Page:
Steering with others in mind- measuring the effect of boarding education on the mind
By Dr Simon Walker, STEER April 2017
Dr Simon Walker will today announce findings from a large study into the effects of different kinds of education on the developing minds of young people. The study involving nearly 4,000 11-18 year old students from 20 UK state and independent day and boarding schools. Key lines:
- Boarding and day schools form the developing minds of students in distinct and different ways
- Boarding develops minds with greater social flexibility and emotional responsiveness, often desired by employers
- Pressurised day schools can develop minds which drive fast but which are more vulnerable to emotional crashing
- The positive effects of boarding can be transferred to other schools through greater focus on communitarian schooling
- These results show how education can both tackle mental health problems and improve employment skills
Dr Walker’s team measured a function of the mind which they call ‘steering cognition’ in more than 4,000 students from 20 state and independent day and boarding schools. Lead researcher Dr Simon Walker said “If you think of a child as a car, then IQ is like the engine. By contrast, steering cognition is the steering, brakes and accelerator of the mind. Just as good drivers in a real car steer carefully, so children who are able to steer their thinking are socially and emotionally more heathy.” Poor steering has been shown to increase mental health risks in children such as self-harm, anxiety, not coping with pressure and social risk taking.
This new research showed that students at boarding schools developed steering which was more attuned, responsive and collaborative to others than students at day schools. By contrast, highly academic performing day schools, whether state or independent, led to student steering patterns linked to greater risks of self-harm and not coping with pressure.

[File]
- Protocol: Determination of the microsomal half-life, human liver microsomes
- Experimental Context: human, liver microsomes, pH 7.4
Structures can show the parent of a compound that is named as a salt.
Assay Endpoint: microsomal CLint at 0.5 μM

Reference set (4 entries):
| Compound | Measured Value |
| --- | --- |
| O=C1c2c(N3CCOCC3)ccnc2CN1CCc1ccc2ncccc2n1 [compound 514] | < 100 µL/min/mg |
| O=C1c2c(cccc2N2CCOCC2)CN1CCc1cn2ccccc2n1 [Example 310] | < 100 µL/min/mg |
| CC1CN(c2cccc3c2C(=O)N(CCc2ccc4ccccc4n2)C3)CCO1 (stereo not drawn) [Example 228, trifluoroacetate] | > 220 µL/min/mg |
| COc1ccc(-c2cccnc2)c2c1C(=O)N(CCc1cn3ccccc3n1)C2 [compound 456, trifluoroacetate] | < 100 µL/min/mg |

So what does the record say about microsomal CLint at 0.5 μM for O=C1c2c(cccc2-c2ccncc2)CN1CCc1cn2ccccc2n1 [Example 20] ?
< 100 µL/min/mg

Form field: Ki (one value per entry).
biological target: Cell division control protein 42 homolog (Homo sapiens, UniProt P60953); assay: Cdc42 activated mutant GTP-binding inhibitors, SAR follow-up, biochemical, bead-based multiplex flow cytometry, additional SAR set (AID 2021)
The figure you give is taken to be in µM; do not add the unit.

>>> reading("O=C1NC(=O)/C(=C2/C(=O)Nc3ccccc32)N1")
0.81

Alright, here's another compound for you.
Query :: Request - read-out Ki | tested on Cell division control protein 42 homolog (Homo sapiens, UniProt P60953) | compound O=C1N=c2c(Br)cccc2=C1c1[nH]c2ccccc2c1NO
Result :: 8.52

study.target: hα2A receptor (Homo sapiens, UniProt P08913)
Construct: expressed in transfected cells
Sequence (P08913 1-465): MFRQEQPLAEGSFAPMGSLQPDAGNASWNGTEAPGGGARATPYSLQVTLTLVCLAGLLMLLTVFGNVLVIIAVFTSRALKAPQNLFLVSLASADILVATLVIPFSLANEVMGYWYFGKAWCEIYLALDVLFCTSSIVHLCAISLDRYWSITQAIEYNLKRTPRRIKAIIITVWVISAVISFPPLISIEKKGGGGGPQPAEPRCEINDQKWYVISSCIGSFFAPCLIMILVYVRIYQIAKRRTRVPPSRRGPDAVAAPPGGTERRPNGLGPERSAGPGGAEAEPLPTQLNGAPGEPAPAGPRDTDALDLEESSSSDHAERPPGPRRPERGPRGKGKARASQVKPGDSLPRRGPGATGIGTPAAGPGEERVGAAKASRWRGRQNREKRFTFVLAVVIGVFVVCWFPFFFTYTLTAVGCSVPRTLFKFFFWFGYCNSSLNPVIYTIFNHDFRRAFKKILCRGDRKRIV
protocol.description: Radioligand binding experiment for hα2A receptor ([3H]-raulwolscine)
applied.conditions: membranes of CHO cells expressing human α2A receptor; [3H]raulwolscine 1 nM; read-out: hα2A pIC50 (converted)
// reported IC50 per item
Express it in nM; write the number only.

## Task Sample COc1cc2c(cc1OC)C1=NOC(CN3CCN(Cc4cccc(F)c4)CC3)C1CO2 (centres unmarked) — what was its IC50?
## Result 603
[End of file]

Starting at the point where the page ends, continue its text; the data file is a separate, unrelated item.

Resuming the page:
Walker provides an analogy to explain these findings. “It’s as if high performing day schools create drivers focused in on their own dashboard. They are too solitary, under pressure to drive fast, and are vulnerable to crashing. By contrast, students at boarding schools are better at looking out of their mental windows and adjusting how they drive to the needs of others round them. The minds of boarding students showed greater social flexibility and emotional responsiveness.”
Significantly, whether the day school was fee paying, or state funded, made no difference to this finding. The source of the difference lay in the strong communitarian experience of being in a close-knit social group which a boarding school house provides. Contrary to some assumptions, the boarding experience did not lead to a dominating, ego-driven young mind, but a mind more attuned to sharing, compromise, getting on with others and working together.
This is the first time the effect of boarding and day education has been measured through the impact they respectively have on the way students’ minds are actually developing.
The lead researcher suggests that certain features of a boarding education could be applied to all schools, to improve mental health and future employability skills. These educational features include a rounded school day, with greater emphasis on communitarian rather than individual outcomes. They also include experiences such as strong group competition, community service, coupled with proactive emotional tracking.
He suggests “A narrow, pressurised education could create more isolated individuals at greater risk of future mental health problems. By contrast, we now know what educational features contribute positively to both mental health and employability outcomes for young people.”
Dr Walker has experience of what corporate businesses want, having spent a decade working as a consultant for firms like Accenture and PWC. “Employers like Deloittes and Penguin are increasingly looking for graduates with emotional resilience, team-work, and negotiation skills rather than just top grades; the behaviours we observed developing through a more rounded education.”
The government is currently conducting an inquiry into what education can do to tackle a growing mental health crisis amongst adolescent children. It is also looking to make education more effective in producing graduates able to compete in a tough employment market.